Learn how detachment from your local environment and the proper aftercare therapy largely contributes to minimize the possibility of an undesired relapse.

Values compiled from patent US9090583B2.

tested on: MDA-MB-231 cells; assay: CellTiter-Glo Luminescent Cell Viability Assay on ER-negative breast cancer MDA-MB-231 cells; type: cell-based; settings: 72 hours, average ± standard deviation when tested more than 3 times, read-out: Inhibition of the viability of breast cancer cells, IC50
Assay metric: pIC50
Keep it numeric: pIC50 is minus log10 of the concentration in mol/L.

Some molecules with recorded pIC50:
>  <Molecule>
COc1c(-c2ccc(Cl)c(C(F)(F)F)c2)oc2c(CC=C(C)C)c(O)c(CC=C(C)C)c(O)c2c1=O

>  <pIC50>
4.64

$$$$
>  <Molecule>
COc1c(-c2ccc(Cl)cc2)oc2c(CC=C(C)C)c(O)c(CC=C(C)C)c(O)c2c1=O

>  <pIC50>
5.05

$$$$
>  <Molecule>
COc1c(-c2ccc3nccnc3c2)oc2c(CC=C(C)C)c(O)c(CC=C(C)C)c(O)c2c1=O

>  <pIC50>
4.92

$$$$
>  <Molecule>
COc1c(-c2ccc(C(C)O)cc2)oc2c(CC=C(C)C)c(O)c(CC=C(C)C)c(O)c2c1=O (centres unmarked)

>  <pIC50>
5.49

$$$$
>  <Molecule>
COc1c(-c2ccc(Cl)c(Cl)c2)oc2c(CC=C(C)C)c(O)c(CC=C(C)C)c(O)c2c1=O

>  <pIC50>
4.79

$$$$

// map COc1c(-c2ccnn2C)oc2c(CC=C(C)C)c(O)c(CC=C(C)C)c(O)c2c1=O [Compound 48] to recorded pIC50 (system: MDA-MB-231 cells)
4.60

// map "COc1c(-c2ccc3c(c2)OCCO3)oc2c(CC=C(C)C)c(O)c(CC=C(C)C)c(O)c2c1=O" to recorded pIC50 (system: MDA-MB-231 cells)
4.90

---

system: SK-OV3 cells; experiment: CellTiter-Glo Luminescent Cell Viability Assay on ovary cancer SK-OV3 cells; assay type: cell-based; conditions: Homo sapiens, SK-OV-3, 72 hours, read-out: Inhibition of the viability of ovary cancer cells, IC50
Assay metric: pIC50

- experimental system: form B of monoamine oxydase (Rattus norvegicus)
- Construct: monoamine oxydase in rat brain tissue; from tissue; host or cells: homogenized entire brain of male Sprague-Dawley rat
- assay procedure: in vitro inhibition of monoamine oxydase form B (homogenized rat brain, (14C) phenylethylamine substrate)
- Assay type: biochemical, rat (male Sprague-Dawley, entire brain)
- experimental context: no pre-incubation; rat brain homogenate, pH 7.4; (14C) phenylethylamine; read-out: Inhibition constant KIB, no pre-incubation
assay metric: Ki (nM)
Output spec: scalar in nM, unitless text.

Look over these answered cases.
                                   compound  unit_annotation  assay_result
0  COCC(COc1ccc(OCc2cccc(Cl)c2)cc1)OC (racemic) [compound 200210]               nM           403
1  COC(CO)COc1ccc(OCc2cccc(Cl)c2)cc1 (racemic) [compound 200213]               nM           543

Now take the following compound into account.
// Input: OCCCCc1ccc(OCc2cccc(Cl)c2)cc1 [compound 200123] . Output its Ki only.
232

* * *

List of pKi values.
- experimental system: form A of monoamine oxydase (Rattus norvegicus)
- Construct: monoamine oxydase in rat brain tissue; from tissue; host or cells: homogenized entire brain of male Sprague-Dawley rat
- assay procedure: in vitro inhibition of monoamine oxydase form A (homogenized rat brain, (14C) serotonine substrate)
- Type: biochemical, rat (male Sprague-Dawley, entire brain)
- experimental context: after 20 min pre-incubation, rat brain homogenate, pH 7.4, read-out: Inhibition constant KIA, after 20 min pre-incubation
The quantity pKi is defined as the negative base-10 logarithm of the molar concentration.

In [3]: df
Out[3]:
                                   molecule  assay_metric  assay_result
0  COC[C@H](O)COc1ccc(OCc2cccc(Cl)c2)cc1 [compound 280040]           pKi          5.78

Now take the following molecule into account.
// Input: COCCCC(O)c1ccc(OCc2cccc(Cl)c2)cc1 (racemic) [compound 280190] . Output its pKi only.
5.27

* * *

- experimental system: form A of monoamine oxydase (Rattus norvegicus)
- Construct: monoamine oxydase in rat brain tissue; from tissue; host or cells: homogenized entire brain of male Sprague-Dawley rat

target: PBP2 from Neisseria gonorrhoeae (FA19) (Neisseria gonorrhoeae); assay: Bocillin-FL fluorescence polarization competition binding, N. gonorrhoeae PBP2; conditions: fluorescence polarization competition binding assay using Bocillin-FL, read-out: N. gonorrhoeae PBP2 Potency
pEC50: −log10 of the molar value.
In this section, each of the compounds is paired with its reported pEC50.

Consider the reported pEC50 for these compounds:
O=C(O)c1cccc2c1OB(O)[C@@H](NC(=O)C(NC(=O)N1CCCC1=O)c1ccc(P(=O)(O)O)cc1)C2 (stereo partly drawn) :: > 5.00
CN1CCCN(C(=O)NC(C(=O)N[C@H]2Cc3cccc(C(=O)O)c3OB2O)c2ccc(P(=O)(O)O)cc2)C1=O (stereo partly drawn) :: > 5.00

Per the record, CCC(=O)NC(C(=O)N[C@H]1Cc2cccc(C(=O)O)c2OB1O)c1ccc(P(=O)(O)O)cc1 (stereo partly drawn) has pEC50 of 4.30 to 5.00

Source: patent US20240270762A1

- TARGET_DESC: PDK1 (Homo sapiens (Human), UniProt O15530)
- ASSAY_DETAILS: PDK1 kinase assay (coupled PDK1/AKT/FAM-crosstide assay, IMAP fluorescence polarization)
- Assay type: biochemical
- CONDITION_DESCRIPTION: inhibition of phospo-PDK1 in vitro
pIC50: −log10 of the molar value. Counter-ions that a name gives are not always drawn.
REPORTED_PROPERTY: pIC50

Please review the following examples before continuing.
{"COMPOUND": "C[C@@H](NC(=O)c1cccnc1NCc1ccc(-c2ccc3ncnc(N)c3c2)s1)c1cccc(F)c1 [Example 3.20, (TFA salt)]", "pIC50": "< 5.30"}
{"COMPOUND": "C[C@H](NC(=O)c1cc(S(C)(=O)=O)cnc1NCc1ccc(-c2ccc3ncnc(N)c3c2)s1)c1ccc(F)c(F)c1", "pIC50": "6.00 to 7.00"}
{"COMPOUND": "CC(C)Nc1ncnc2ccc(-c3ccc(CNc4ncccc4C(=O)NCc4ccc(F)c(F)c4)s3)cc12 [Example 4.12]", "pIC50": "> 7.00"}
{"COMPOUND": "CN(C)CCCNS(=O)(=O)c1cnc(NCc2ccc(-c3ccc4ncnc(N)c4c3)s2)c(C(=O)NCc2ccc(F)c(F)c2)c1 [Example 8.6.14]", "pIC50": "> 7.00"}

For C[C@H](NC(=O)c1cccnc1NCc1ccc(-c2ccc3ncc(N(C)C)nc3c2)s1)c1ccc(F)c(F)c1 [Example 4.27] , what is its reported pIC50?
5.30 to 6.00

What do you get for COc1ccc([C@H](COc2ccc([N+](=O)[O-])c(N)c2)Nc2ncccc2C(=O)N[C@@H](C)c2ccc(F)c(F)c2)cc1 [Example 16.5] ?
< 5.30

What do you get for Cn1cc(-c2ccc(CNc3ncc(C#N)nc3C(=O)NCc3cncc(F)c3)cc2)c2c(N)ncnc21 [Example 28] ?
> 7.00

Drug addicts and alcoholics are prone to relapse. It is often heard that relapse is part of the recovery process, but it is absolutely not a requirement for recovery. It is important to understand what leads to drug or alcohol relapse in order to put necessary tools in place to avoid it. While relapse triggers are individualized, there are some commonalities.Drug addicts and alcoholics are prone to relapse. It is often heard that relapse is part of the recovery process, but it is absolutely not a requirement for recovery. It is important to understand what leads to drug or alcohol relapse in order to put necessary tools in place to avoid it. While relapse triggers are individualized, there are some commonalities. 1. Emotions. Fear, stress, anxiety, frustration and depression can lead to relapse because addicts have used drugs and alcohol as coping mechanisms in the past. It is critical to learn healthy ways to cope with emotions that don’t involve drugs. 2. Old People and Places. It may be necessary to change the people and environments addicts engage with as they are often associated with substance abuse. It is helpful to hang out with others in recovery and in drug and alcohol free places. 3. HALT: Hungry, Angry, Lonely, Tired. The acronym is used to describe high-risk situations and when addicts are aware of these states, they can become vigilant in preventing themselves from getting there. 4. Stress. Stress could possibly be the number one relapse trigger because of its broad range of effects on the mind and body. HALT can lead to stress, as can a thousand other circumstances such as losing a job or the death of loved one, increasing responsibility at home or work and health problems. It could also arise from getting a promotion or a new job.The key is being proactive about stress prevention and being honest about what causes stress for you as an individual. 5. Overconfidence. Becoming overconfident in recovery puts you at risk for relapse. Having self-confidence is necessary but becoming overconfident to the point of complacency crosses a line from healthy confident to overconfidence and puts you at risk. Stay humble and keep your recovery program first. 6. Mental or physical illness. Physical illness and pain can put you at risk of relapse. It is critical that you share you are in recovery with your doctors and be insistent about not receiving addictive prescription drugs. 7. Social isolation. The more isolated you become, the easier it is to rationalize drug or alcohol use. Social anxiety may be a struggle for many, which is why having a counselor and sober support is critical in helping you avoid social isolation. 8. Sex and relationships. New romantic relationships can put you at risk of relapse. A break up could lead you back to using due to the emotional toll it takes. A potential crossover to sex and love addiction to fill the void left by sobriety also increases the risk of relapse. Remind yourself why it is recommended to avoid dating and new relationships in early recovery. 9. Reminiscing about or glamorizing past drug use. If you do this in a way that overlooks the pain and suffering caused by your addiction, this should be a red flag. Play the tape through and remember the consequences.